Languages- There are many languages spoken in Abu Dhabi. The main ones are Arabic, English, Hindi and Tagalog.

Food Options- Food in this country is reflective of the many cultures that inhabit it. Food options are plentiful. On any given day I can have Chinese food, Arabic food, American food, pizza, and anything else delivered to my doorstep. Literally, everyone delivers, even McDonald’s.

Work Week- In the USA the work week spans from Monday morning to Friday afternoon. Here the week begins Sunday morning and ends Thursday afternoon. At first, I thought it would be a huge shift, but I fell into this system easily.

Weather- I live in the desert. It is hot most of the time. The hottest month is August, temperatures reach about 96 degrees. In January, the coldest month temperatures average at 64 degrees.



Thoughts 11/22/17

I felt myself changing a year ago. But I couldn’t quite describe the shift. Now that I have had time to analyze it…I understand. I’ve grown. Not because I live overseas, or because I’ve traveled to more countries, but because I’ve experienced more life. More laughter, more tears, more pain, more joy. Just more. I have had the support to take large leaps in life. Leaps that seem scary to me, sometimes I don’t realize I have jumped until I’m mid-air and I have no choice but to fall…so I soar. Slowly I drift through life…but I drift with purpose. It’s weird. I have a sense of calm because I know everything will be alright. I control everything…but I also control nothing. This is my journey.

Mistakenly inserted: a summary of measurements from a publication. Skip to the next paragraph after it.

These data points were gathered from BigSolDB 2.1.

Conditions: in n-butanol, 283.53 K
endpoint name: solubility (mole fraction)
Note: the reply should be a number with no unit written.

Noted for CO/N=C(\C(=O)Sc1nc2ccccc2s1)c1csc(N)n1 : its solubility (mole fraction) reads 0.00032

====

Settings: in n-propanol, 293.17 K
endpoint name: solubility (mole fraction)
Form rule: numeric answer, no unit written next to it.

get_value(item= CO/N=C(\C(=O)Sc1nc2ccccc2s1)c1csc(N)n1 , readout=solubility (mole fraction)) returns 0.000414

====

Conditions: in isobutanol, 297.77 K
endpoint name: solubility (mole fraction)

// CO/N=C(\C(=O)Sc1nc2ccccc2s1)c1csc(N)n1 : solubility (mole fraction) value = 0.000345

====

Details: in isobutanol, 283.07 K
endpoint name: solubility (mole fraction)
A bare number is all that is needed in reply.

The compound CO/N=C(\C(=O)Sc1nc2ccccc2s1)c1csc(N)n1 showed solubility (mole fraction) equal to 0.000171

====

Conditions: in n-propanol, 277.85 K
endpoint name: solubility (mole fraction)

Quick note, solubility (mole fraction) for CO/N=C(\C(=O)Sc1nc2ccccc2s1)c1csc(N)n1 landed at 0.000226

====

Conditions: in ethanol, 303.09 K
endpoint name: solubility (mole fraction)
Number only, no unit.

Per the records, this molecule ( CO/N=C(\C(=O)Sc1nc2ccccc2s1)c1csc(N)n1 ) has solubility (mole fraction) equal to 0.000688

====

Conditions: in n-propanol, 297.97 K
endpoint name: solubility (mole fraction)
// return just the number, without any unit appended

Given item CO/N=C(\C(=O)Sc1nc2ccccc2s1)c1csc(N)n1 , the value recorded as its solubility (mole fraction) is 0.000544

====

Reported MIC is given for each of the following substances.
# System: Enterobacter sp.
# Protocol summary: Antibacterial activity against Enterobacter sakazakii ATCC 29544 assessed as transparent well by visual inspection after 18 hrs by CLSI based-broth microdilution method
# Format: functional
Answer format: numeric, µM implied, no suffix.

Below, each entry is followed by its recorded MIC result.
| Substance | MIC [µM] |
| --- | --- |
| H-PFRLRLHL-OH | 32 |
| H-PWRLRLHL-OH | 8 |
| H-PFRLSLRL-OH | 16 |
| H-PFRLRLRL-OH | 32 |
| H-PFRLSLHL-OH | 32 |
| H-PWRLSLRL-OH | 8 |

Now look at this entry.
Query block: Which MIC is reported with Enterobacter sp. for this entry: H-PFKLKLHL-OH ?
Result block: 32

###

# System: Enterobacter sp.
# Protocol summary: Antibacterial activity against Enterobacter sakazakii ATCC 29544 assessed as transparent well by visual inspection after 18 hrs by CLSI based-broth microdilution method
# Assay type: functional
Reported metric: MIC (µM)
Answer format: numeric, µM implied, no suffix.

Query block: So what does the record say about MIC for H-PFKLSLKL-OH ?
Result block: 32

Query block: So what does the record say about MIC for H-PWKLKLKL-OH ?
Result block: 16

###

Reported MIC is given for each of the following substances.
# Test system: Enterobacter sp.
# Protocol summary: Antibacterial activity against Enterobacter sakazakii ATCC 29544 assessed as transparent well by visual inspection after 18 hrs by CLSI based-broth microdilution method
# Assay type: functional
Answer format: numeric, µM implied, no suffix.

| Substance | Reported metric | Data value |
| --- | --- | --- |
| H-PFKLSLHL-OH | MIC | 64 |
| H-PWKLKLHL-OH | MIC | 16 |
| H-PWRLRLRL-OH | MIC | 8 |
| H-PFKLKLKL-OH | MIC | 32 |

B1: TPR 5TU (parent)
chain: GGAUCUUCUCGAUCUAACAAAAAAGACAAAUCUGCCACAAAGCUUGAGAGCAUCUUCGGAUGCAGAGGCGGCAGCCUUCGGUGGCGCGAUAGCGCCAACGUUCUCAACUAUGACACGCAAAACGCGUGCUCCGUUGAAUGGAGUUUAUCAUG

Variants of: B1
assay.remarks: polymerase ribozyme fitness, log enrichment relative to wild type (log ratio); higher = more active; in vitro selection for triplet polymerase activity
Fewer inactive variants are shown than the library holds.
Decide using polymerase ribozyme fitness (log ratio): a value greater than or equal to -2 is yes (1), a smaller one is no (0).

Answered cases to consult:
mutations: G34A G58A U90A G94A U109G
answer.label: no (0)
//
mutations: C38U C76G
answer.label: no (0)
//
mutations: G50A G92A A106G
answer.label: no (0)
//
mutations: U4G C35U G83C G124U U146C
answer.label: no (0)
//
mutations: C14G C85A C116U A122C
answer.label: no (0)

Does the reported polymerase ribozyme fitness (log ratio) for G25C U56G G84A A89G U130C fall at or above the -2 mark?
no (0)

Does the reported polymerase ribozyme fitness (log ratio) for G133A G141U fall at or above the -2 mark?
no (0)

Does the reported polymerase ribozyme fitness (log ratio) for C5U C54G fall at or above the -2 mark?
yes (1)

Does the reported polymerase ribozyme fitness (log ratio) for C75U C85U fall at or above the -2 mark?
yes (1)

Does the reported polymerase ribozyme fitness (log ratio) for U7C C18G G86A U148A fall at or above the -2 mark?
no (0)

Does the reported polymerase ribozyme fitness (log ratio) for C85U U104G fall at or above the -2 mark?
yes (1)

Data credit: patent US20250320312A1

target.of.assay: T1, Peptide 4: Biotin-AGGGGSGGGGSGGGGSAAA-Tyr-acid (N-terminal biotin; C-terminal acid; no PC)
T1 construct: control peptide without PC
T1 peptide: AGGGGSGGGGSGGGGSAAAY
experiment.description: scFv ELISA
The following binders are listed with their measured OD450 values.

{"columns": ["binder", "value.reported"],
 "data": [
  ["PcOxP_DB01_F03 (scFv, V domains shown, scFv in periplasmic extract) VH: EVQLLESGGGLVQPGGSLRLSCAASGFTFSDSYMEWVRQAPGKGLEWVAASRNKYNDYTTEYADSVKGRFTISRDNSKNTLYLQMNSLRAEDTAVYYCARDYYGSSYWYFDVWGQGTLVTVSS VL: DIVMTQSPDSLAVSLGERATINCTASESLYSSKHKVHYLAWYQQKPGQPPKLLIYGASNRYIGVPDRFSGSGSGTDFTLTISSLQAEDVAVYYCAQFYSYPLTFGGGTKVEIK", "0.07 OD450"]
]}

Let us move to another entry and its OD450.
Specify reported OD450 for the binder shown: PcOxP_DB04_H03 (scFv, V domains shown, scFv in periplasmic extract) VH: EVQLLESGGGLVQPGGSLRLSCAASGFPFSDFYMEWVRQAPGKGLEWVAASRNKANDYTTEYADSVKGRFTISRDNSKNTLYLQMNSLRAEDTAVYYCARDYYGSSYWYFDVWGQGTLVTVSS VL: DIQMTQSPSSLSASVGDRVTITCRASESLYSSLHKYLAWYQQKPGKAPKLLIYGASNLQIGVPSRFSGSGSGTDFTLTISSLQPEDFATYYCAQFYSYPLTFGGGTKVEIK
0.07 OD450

Start Here…

This blog will consist of reflections byway of a 20-something American expat, living in The Arab States of the Persian Gulf. This is a personal blog which will consist of stories from the perspective of the author. This blog does not represent any professional organization. The author reserves the right to change opinions and views as he/she sees fit.

Thank you for reading.


How to meet people while traveling alone

Taking your first solo trip can be very scary. The fear of being alone in another city or country can overwhelm you and almost make you not take a trip. But, time waits for no man or woman. If you want to do something, you have to take a leap. The only time that matters is now, yesterday is gone and tomorrow does not exist…yet. So if you’re reading this you must be curious about meeting people when you’re alone or you’ve already decided to take the plunge and want some quick tips. These are the things that have worked for me in various countries….

  1. Be confident.
  2. Be yourself. People can sense it when you’re trying to be something you are not.
  3. Smile. No one wants to talk to a person who looks mean…
  4. Just say hi. Starting a conversation is the hardest part…
  5. Look for conversation starters…I spent half a day with a young lady in Bali because she complimented me on my braids.
  6. Use your intuition. You shouldn’t try to talk to everyone…all the time. Look for social cues.

The worst someone can do is not talk to you. That happens…but oh well. There are billions of people in the world. If you have the courage to book a flight, drive a car, book a hotel and go on tours alone you’re probably pretty interesting. Plus, there are many solo travelers in the world who are probably just as curious about you as you are about them.